I bet you wish they'd fly them somewhere else. But there is quickly becoming nowhere else to fly them! The *legal* places to fly are 350-400 feet above your home. If more beaches, more parks, more hills, more forests, more lakes, and more open spaces allowed drone flying, you bet your bottom that drone pilots would be flying there instead of over your home.

And that's the real problem here. Large park organizations have blanket banned them without any consideration to the ability of people to preserve nature's beauty through aerial photography and cinematography. I can greatly understand that monuments and other touristy portions of parks should have bans in place, and that nature (including animal habitats, etc) should not be disturbed. I'm a card carrier of the National Parks system, and I contribute monthly to various parks organizations. But these park systems could establish areas in their parks that are drone-friendly, so that not only does there become a growing social awareness of the parks (due to their use in drone media), but people are safe and nature is preserved. There are countless parks and trails for people to wonder around without concern of drones overhead -- just about 95% of the parks in the Bay Area are already drone-free. That's why we should allow drones here, even if restricted to one side of the park.

More importantly, you would see a lot less drone traffic over your home. Drone pilots need safe places to fly and practice, but also need something beautiful to take a photo of. Before you say "why should we care about their aerial photography hobby?" -- would you be so quick to dismiss the tens of millions of amateur photographers that use their mobile phones at parks and other public locations? You are probably one of them, so I bet you can understand and appreciate that people enjoy the art.

All I'm calling for here is some safe places to fly. I can only think of two or three other spaces in the Bay Area that allow it and they are far away (Treasure Island, Berkeley Marina, Sunnyvale Baylands Park). Every time I consider going out to fly my expensive aerial photography UAV I struggle to come up with places to fly. I have spent hours and hours driving around the Bay Area looking for safe places to fly. If you ban it here then you will effectively shrink out the places to fly... and I can say with certainty you will see increased flight traffic over the residential neighborhoods of Menlo Park -- which is after all, very legal.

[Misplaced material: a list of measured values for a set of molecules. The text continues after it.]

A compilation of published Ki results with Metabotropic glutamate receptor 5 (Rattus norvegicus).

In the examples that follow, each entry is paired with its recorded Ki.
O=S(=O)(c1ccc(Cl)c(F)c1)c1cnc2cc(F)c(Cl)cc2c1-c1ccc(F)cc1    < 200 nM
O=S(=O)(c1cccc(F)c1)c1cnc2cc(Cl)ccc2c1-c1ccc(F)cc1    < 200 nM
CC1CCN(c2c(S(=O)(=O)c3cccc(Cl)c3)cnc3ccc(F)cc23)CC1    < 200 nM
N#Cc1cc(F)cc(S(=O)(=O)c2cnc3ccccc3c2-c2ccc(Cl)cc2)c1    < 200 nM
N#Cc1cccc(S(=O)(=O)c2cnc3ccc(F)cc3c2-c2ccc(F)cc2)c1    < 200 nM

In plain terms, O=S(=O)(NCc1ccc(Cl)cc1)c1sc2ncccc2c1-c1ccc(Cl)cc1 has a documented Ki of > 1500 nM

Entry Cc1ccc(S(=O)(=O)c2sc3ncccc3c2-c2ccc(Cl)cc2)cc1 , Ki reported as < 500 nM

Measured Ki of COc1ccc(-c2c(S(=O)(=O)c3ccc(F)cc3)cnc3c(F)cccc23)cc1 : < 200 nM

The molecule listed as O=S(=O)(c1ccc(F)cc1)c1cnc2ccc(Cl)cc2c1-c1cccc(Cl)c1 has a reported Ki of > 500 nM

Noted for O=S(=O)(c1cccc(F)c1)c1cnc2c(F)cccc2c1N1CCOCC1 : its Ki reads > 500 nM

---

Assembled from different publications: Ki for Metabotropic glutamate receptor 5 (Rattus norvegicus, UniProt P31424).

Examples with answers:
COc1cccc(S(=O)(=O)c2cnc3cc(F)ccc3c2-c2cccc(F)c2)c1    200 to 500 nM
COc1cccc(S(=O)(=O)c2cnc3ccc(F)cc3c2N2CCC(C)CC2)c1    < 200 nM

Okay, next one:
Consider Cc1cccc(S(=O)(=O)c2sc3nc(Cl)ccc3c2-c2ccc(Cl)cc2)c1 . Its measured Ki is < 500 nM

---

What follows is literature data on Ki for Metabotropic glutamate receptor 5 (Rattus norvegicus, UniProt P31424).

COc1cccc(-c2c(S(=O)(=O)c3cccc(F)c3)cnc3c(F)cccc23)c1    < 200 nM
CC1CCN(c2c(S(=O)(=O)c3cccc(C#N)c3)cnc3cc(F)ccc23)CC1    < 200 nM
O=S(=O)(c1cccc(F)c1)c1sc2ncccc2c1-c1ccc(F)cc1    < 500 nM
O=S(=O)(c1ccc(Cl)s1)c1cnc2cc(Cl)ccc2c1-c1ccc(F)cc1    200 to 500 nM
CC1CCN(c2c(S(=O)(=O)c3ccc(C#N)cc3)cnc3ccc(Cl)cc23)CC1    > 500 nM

At the end of the day, I would prefer to fly over a beautiful low-population area than an urban densely-populated one.

Best to all of you... Kevin

Like this comment
Posted by Apple
a resident of Atherton: other
on Aug 24, 2016 at 1:38 pm


While some parks have created a blanket ban, I doubt these laws are regularly enforced. It's like some other rules you see. Many parks require bikes not to be ridden on walking paths, yet I see kids do this all the time. Many dog owners keep their pets off leash in the park, even with rules that say they are supposed to be on leash. People are supposed to pick up after their dogs, but some don't. Many people speed on the freeway in front of cops, but they aren't pulled over.

In essence, the UAV ban is one that is only enforced if someone complains or the pilot does something unsafe or socially unacceptable. Realistically, this is very low on the list of public safety priorities. Go ahead and fly away, but be respectful of others.

15 people like this
Posted by McClarity
a resident of another community
on Aug 25, 2016 at 12:53 pm

McBan, using his tortured logic, seems to think that each city should cavalierly pass ordinances that affect the region without regard to the impact those ordinances may have on other cities. That is myopic thinking. Menlo Park should be able to pass any ordinance that solely affects Menlo Park. However, it should not pass ordinances that adversely affect nearby cities without working with those cities to iron out their differences and reach a mutual agreement.

His Hong Kong Statement is a non sequitur.

Like this comment
Posted by Roy Thiele-Sardiña
a resident of Menlo Park: Central Menlo Park
on Aug 25, 2016 at 8:10 pm

Roy Thiele-Sardiña is a registered user.

@Supreme Court

Until there is a Supreme Court ruling cities and states can not enforce their laws. Even Diane Feinstein (who never met a government regulation she didn't want to fight) could NOT get an amendment to the current law that was approved by Senate/Congress in April.

So this article says MPK's new law is unenforceable.

Web Link

Roy Thiele-Sardina